IBTimes UK

Solar Impulse 2, the world's first solar-powered plane has successfully completed more than half of its round-the-world flight without fuel. The plane landed in California on Sunday after a three-day flight over the Pacific from Hawaii.

Solar Impulse 2, or Si2, was piloted by Bertrand Piccard, one of the founders of the Swiss solar aircraft. Co-founder André Borschberg said: "This flight was a huge step in the adventure and Bertrand Piccard accomplished it like a professional pilot."

"The Solar Impulse team could not have asked for a better window to complete the Pacific Crossing solar flight," he said in a statement, adding that they were teased at the start with a slight takeoff delay due to windy conditions on the runway, but the Pacific crossing followed smoothly.

Si2 took off from Hawaii's Kalaeloa Airport on 22 April during Earth Day. It was also the day when 175 nations signed the Paris Climate Agreement at the United Nations Headquarters in New York.

Piccard spoke with the UN Secretary General Ban Ki-moon live from his cockpit on the occasion. "What you are doing today in New York, signing the Paris Climate Agreement is about more than protecting the environment. It is the launch of the clean technology revolution," he said.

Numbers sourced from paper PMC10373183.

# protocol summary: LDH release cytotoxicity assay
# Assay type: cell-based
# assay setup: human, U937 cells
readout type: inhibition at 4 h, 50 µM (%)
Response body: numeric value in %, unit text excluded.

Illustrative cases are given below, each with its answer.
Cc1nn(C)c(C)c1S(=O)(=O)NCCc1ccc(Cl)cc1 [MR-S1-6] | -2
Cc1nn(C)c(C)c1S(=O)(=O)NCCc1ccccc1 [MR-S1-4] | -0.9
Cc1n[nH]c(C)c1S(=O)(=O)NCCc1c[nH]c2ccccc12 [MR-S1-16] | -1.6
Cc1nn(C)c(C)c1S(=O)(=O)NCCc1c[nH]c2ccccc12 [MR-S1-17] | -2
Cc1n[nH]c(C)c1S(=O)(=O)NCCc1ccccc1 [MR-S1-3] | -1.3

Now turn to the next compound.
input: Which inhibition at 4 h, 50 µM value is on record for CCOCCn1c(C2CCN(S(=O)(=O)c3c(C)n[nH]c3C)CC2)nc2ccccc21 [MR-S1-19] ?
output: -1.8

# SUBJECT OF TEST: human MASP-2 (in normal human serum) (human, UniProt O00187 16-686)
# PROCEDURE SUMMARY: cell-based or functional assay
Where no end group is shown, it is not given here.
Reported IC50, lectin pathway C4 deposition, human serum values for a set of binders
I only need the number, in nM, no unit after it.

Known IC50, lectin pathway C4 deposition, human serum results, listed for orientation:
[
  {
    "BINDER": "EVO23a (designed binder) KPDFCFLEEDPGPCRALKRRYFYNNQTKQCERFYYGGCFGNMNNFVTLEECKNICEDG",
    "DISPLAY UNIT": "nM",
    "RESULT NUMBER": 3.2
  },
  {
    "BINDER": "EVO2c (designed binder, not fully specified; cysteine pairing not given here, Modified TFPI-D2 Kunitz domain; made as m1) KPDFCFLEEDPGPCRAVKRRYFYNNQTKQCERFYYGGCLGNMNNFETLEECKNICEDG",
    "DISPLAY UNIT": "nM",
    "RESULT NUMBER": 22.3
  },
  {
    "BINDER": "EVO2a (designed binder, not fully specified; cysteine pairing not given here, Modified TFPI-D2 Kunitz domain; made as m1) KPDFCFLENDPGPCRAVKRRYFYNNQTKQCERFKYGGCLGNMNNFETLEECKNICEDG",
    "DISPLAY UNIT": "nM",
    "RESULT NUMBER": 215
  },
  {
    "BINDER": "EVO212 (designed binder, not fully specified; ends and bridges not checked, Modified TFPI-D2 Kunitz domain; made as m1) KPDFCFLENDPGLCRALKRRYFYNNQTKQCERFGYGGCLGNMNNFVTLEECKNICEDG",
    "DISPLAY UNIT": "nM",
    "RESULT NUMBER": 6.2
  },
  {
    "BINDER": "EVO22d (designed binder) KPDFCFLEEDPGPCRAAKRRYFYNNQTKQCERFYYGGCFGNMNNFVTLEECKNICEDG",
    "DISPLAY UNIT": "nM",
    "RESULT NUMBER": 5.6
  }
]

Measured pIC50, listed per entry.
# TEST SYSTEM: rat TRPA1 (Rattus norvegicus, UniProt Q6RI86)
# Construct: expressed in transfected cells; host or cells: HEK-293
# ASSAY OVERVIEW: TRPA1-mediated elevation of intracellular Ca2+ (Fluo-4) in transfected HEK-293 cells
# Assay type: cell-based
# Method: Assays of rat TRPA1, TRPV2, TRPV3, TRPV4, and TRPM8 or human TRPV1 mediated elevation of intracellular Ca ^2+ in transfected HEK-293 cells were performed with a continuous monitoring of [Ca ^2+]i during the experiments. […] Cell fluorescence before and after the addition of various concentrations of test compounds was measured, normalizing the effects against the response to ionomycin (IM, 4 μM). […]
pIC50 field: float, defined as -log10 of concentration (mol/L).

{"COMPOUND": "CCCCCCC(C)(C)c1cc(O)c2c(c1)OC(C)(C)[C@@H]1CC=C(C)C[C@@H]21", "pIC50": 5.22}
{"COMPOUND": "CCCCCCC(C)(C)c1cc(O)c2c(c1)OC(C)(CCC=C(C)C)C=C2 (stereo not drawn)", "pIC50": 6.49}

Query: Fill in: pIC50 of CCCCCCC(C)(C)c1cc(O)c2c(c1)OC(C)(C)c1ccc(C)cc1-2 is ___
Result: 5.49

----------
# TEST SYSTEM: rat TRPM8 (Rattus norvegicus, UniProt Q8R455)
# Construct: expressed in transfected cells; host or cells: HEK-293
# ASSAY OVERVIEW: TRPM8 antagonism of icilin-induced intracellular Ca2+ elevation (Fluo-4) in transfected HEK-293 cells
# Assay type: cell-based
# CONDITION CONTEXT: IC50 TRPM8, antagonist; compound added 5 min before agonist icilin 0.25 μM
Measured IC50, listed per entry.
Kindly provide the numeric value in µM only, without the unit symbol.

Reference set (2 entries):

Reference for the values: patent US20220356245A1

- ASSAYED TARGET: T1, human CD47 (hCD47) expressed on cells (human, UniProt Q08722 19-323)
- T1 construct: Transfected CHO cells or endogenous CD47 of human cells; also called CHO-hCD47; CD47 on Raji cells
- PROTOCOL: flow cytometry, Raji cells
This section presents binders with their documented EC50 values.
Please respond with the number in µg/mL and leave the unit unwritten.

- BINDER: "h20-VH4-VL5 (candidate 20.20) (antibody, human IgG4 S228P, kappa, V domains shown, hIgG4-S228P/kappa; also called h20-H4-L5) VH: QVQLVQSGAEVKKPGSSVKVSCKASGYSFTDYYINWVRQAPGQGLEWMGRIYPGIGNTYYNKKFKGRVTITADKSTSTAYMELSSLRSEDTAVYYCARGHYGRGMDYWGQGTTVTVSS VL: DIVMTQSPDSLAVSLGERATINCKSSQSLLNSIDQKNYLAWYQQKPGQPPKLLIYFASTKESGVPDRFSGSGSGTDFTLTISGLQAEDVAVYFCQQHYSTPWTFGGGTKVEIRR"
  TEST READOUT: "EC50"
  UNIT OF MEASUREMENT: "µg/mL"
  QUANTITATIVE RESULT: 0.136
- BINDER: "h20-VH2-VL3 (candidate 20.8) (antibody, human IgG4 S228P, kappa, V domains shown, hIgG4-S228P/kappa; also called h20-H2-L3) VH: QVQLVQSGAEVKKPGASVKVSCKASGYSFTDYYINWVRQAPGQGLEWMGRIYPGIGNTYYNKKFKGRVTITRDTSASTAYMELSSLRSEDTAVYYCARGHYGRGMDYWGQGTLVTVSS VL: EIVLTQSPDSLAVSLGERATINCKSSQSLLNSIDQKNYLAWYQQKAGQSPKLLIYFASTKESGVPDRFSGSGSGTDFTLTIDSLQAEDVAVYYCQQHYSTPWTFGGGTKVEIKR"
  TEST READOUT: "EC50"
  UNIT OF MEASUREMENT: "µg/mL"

The Solar Impulse pilots started flying in March 2015 to continue their quest to conquer the full circumference of the earth in a solar-powered airplane - from Abu Dhabi to Abu Dhabi. They flew from Abu Dhabi to Muscat, Ahmedabad, Varanasi, Mandalay, Chongqing, Nanjing, Nagoya and Hawaii before landing at California. Si2 will next fly to New York, Europe and back to Abu Dhabi.

Si2 is the successor of the company's first airplane HB SIA, which was designed to fly without fuel and zero carbon emissions. It was unveiled in April 2014 and weighs 2.4 tons. The green technology aircraft is made of carbon fiber and is powered by four electric motors and over 17,000 in-built solar cells

The solar Impulse aircrafts can fly day and night and for longer duration. Solar cells recharge lithium batteries (weighing 633 Kg) during the day that fuels the aircraft to fly at night. The night speed of the carrier is relatively low at 40-50km per hour.